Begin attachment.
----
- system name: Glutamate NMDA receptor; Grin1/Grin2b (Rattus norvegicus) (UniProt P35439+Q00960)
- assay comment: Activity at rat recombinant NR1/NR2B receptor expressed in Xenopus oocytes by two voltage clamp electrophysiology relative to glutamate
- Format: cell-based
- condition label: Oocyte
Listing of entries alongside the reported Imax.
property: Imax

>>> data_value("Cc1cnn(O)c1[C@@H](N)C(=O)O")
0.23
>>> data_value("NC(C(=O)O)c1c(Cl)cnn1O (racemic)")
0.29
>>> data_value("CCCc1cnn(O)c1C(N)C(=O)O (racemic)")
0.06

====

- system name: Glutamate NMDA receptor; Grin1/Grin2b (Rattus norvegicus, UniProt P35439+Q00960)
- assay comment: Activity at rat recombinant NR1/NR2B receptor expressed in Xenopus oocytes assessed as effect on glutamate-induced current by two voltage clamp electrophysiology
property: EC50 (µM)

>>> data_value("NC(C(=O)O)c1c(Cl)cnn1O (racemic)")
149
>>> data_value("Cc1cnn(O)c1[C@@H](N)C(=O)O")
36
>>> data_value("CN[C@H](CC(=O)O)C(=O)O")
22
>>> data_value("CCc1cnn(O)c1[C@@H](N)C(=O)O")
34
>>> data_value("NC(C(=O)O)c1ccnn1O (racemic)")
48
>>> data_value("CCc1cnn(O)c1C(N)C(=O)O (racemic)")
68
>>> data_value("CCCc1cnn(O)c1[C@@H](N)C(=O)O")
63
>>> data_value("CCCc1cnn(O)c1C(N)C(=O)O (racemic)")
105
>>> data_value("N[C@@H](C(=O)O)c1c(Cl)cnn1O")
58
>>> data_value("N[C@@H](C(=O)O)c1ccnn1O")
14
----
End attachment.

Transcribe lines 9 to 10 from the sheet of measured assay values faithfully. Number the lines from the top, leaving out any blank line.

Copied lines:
>>> data_value("NC(C(=O)O)c1c(Cl)cnn1O (racemic)")
0.29